Quick, clean, and to the point

Count cells that contain either x or y

Excel formula: Count cells that contain either x or y
Generic formula 
=SUMPRODUCT(--((ISNUMBER(FIND("abc",rng)) +  ISNUMBER(FIND("def",rng)))>0))

To count cells that contain either one value or another, you an either use a helper column then tally up the count, or a more complex single cell formula.


When you count cells with "OR" criteria, you need to be careful not to double count. For example, if you are counting cells that contain "abc" or "def", you can't just add together two COUNTIF functions, because you may double count cells that contain both "abc" and "def".

Single cell solution

For a single cell solution, you can use SUMPRODUCT with an ISNUMBER + FIND combo. The formula in cell F4 is:

=SUMPRODUCT(--((ISNUMBER(FIND("abc",B4:B10)) +  ISNUMBER(FIND("def",B4:B10)))>0))

This formula is based on the formula here that locates text inside of a cell:


When given a range of cells, this snippet will return an array of TRUE/FALSE values, one value for each cell the range. Since we are using this twice (once for "abc" and once for "def"), we'll get two arrays.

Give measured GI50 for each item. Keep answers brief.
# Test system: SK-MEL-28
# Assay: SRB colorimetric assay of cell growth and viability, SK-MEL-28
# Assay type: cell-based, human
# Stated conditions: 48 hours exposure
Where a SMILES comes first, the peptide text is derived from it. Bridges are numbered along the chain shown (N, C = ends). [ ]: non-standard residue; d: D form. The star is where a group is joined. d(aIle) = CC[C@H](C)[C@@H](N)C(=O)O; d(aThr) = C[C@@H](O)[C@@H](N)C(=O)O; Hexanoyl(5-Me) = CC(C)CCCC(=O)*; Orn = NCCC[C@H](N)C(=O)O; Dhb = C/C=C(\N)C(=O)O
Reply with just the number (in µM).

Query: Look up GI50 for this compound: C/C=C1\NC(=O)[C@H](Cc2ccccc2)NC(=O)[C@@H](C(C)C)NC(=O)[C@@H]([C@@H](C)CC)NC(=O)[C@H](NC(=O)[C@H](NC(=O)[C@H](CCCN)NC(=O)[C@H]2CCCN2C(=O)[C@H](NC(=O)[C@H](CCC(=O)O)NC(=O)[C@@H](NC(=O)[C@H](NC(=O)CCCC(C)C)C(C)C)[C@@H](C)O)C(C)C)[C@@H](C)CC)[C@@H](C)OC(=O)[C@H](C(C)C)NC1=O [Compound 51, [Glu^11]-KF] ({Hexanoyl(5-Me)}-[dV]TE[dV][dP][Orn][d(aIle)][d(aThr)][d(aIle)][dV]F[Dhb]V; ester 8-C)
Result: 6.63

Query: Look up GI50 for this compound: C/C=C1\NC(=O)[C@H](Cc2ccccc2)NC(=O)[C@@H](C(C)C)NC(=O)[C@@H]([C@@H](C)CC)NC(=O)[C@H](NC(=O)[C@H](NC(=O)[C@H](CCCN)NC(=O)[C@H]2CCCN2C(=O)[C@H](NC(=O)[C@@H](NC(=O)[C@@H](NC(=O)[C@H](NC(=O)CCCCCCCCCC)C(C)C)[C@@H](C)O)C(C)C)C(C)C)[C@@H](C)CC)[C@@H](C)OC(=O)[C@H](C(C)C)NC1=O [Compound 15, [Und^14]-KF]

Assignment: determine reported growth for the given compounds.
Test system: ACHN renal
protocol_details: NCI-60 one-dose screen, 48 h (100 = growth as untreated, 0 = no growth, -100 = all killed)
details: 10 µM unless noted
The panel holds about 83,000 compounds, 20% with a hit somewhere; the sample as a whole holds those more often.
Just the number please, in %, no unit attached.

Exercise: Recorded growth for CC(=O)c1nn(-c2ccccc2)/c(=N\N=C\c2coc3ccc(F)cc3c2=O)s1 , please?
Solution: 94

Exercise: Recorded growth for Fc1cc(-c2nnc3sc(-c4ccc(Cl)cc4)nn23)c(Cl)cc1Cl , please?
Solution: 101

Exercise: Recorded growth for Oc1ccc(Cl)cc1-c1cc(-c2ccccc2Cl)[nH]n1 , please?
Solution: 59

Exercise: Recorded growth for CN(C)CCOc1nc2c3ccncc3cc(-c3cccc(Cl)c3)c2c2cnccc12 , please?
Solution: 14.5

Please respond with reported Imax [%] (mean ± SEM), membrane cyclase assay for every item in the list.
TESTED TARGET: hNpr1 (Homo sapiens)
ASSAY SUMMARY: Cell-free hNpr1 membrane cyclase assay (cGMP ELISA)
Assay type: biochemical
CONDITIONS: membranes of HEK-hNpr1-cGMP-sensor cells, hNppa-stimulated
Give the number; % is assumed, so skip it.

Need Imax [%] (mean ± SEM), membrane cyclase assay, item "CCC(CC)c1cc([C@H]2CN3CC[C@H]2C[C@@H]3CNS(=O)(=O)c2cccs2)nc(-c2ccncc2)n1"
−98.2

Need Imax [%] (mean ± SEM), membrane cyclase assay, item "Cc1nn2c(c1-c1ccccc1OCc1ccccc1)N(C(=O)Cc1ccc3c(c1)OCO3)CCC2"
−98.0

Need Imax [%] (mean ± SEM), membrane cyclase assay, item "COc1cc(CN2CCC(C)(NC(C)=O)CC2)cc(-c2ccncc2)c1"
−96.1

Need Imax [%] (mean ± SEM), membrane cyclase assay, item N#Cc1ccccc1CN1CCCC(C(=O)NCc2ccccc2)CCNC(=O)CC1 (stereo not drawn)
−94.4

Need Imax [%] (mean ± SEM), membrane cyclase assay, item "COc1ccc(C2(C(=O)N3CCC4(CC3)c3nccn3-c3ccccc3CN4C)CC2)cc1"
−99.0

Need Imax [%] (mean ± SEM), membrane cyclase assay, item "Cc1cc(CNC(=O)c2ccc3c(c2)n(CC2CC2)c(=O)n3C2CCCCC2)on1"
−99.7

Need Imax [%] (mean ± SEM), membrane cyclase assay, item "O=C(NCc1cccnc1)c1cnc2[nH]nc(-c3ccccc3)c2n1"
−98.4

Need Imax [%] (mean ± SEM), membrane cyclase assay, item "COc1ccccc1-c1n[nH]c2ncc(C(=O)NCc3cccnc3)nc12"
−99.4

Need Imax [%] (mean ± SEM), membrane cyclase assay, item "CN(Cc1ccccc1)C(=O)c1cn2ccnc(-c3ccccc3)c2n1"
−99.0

Next, we add these arrays together (with +), which creates a new single array of numbers. Each number in this array is the result of adding the TRUE and FALSE values in the original two arrays together. In the example shown, the array looks like this:


We need to add these numbers up, but we don't want to double count. So we need to make sure any value greater than zero is just counted once. To do that, we force all values to TRUE or FALSE with ">0", then force to 1/0 with the double-negative (--).

Finally, SUMPRODUCT adds these numbers up.

Helper column solution

With a helper column to check each cell individually, the problem is less complex. We can use COUNTIF with two values (provided as an "array constant"). The formula in C4 is:


Check if cell contains either x or y with COUNTIF

COUNTIF will return an array that contains two items: a count for "abc" and a count for "def". To prevent double counting, we add the items up and then force the result to TRUE/FALSE with ">0". Finally, we convert the TRUE/FALSE values to 1's and 0's with a double negative (--).

The final result is either 1 or 0 for each cell. To get a total for all cells in the range, you'll simply sum the helper column.

Dave Bruns

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